You Can Avoid Foreclosure and Keep Your Home
Losing a home can be financially and personally devastating. Here's information to help you keep your home. Relief may be available.
People facing money problems:
If you are facing unemployment or have money problems, you may be able to keep your home if you know the right steps to take. Read on for important information and links to local organizations that can help you get through difficult times without losing your home. Government organizations and the mortgage industry worked together to provide this information to help you keep your home.
Military personnel and spouses:
If you or your spouse is on active military duty, you may qualify for a reduction in your interest rate resulting in lower payments. Servicemembers Civil Relief Act of 2003 (formerly the Soldiers' and Sailors' Civil Relief Act of 1940) helps with military homeowners.
Facing Money Problems:
Financial problems are most often associated with major life changes like:
- Job loss
- Cuts in work hours or overtime
- Illness, injury, or death of a family member
- Divorce or separation
If your family is facing any of these issues and you can't pay your bills, look closely at what you owe and what you earn. Eliminate unnecessary spending and reach out for help if you still can't make ends meet. Taking action right away can help you protect your family from the loss of your home.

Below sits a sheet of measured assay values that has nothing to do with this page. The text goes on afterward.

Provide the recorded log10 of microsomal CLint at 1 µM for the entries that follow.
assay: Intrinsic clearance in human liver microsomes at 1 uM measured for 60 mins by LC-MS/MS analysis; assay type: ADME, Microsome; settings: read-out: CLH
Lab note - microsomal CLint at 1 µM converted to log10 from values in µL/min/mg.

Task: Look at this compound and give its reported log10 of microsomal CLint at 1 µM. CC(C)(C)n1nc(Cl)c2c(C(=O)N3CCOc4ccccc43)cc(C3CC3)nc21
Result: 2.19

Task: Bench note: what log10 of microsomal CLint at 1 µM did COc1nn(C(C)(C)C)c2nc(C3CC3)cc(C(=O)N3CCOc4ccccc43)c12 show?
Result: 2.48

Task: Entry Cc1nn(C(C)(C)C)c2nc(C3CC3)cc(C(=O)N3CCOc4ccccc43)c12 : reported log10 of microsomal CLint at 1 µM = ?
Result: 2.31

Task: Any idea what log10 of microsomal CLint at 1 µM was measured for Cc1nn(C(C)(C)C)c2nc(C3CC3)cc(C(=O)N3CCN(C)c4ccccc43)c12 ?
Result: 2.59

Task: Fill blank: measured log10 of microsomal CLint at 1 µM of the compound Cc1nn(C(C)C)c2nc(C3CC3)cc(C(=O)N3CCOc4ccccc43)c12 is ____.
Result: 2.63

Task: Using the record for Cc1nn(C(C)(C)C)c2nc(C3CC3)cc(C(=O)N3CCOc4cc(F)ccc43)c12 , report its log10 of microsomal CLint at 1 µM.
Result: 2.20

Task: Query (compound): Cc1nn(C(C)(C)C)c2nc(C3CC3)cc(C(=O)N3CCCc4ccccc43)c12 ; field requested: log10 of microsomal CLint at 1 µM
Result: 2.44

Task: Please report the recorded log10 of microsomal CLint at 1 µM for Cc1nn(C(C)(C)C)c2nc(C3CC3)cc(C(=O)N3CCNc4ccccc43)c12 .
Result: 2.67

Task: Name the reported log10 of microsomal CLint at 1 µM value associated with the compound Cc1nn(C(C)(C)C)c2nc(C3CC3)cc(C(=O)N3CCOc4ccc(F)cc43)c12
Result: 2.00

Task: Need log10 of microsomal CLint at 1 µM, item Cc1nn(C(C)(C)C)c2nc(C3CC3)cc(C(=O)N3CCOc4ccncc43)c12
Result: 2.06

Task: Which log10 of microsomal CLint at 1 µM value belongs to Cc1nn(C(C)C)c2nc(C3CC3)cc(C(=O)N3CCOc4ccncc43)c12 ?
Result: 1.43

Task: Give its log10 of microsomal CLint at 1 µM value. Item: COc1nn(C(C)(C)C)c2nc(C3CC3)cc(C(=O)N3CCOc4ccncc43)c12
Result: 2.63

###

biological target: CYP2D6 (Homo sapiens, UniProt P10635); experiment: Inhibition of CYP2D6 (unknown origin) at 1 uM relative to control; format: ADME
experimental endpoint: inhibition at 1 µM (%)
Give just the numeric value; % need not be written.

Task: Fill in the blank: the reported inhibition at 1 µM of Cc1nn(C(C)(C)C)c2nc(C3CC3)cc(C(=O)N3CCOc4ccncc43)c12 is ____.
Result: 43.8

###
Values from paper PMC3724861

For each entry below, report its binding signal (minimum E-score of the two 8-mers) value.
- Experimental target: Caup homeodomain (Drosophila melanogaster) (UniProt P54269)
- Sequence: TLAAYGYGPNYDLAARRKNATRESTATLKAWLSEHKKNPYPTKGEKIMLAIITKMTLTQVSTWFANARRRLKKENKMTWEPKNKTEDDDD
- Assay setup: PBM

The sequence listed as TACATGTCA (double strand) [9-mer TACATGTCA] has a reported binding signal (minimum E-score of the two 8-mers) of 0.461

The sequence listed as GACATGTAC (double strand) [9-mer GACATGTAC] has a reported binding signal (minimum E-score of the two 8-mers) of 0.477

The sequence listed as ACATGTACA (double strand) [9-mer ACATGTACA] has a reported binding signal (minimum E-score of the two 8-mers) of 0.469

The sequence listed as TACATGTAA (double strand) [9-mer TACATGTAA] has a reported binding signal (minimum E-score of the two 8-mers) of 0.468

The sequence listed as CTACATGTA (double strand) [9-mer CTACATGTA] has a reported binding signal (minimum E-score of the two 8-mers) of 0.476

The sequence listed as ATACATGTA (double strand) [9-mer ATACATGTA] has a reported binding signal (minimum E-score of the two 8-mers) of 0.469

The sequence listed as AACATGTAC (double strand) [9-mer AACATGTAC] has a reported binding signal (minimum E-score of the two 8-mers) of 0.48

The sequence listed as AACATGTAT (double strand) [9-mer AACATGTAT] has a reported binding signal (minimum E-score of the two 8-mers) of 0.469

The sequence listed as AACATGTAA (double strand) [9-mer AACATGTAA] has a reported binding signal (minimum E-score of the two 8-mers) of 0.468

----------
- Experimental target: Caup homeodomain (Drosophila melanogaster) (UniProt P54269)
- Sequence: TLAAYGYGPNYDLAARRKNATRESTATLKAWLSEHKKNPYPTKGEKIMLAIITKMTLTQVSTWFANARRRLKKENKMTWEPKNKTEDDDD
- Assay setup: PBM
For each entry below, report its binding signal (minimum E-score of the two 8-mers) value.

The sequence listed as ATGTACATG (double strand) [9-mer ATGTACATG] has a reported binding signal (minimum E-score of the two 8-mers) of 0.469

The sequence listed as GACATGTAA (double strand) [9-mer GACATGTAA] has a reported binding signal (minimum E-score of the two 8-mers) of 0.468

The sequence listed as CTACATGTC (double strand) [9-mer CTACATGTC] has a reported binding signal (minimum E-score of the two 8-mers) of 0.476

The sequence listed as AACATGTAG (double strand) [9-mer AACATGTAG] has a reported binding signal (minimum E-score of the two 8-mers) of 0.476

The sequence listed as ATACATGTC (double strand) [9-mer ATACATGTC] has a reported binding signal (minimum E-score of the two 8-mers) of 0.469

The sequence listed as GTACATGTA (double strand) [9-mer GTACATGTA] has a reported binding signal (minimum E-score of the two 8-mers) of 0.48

Steps to take when you can't pay your mortgage:
- 1. Contact your FHALoanCorp representative as soon as you have a problem
Many people avoid calling lenders about money troubles because they:
- Feel embarrassed discussing money problems with others
- Believe that if lenders know they are in trouble, they will automatically rush to a collection agency or foreclosure to seize property for failure to pay mortgage debt (this is the last option lenders want)
Lenders want to help borrowers keep their homes because:
- Foreclosure is expensive for lenders, mortgage insurers and investors
- HUD and private mortgage insurance companies and investors like Freddie Mac and Fannie Mae require lenders to work aggressively to help borrowers facing money problems
Lenders have workout options (choices) to help you and:
- These options work best when your loan is only one or two payments behind
- The farther behind you are on your payments, the fewer options are available
Don't assume that your problems will quickly correct themselves:
- Don't lose valuable time being overly optimistic
- Contact your FHALoanCorp representative to discuss your circumstances as soon as you realize that you're unable to make your payments
- Look forward to your lender being willing to explore many possible solutions, without guaranteeing any one particular solution
Contact your lender and tell them you are trying to correct your situation by working with FHALoanCorp.
CALL YOUR FHALoanCorp representative TODAY toll free 888.447.7314! The sooner you call, the sooner our help is available.
Don't ignore mail from your lender